Lazaro Aleman

Colorado ’71

 

 

The hitchhiker smelled earthy, of wet hay or crushed grass. He was young, bearded, and wore a sheathed knife strapped to his leg.

 

For a long time after he got in the car, no one spoke.

 

The gentleman driving was in his sixties. He and his wife were vacationing up in the mountains for the summer. Now, they were going down to the valley for their weekly groceries.

 

The gentleman watched the hitchhiker in the rearview mirror. He regretted ever having picked him up. In fact, if he had seen the knife earlier, he would never have stopped. He didn’t know what had gotten into him.

 

The knife made him very uneasy, and he began to drive faster. The sooner I get rid of this character, the better I’ll feel, he thought.

 

“You might take it easy around these curves,” cautioned the hitchhiker. “There are a lot of hair-pin turns around here.”

 

“See, Harold. It’s not just me.”

 

“Hush, Bertha. Young man, I have been driving forty years now. I think I know what I’m doing.”

 

“It wouldn’t hurt to slow down,” said his wife.

 

“People go over these cliffs all the time,” said the hitchhiker.

 

Just as he finished saying this, a hair-pin turn came up.

 

The old man had to apply the brakes and maneuver very quickly to avoid going over the side. And even then, the two right wheels skidded the shoulder of the road. The hitchhiker sat forward and grabbed the back of the lady’s seat.

 

“See, Harold!” she screamed.

 

The old man was forced to slow down. He had both hands clenched tightly around the steering wheel and his palms were sweating. But the more he thought of the knife, the harder his foot pressed down on the gas pedal.

 

“Are you folks from around here?” asked the hitchhiker. He had decided conversation might slow the old man down.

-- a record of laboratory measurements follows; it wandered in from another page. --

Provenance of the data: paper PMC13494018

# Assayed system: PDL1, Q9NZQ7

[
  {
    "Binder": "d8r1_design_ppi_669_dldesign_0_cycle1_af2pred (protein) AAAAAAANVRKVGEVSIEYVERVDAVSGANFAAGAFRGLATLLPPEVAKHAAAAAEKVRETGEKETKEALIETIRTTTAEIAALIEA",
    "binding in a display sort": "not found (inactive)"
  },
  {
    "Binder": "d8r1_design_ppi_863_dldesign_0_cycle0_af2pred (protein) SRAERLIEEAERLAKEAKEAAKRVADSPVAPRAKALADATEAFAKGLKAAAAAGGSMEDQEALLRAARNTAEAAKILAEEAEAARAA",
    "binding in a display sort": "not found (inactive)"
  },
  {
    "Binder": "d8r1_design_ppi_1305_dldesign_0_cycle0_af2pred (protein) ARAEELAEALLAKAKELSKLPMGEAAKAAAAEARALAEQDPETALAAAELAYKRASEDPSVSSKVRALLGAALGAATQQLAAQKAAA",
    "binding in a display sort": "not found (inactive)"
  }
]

“Oh, no! We’re from Kansas,” said the wife. “My husband and I are vacationing up at Brainard Lake. We have our trailer up there.”

 

Keep talking, thought the old man. He’ll get all the information he needs, and tonight he’ll come back with his friends.

 

He tried giving his wife a warning look, but the road demanded all his concentration. So instead, he settled for a “hem, hem.”

 

His wife did not hear him, or if she did, she completely ignored the sound.

 

“Do you live around here?” she asked the hitchhiker.

 

“Peace Valley,” he said.

 

“Is that like a hippie commune?”

 

“Not exactly; we . . . ah, sir, there’s another sharp curve coming up. . . .”

 

“I saw the sign.”

 

The old man slowed the car to a reasonable speed. Far below, they could see their road and the cloud-shaded peaks of the surrounding lower mountains. The hitchhiker sat back in the seat and refused to look down again.

 

“I swear, I dread these drives into Boulder,” said the nice lady. “Harold drives like a madman sometimes. I don’t know what gets into him.”

 

“I want to get back up before dark,” he said.

 

“It takes us only an hour to do the groceries.”

 

“Still,” protested the husband.

 

I’ll kill her when we’re alone, he thought. I will literally kill her.

 

“Why don’t you buy your groceries at Ward?” the hitchhiker suggested.

 

“Ward?”

 

“It’s a little town near where you’re camped. They have a grocery store and a cafe. You could probably buy most of what you need there.”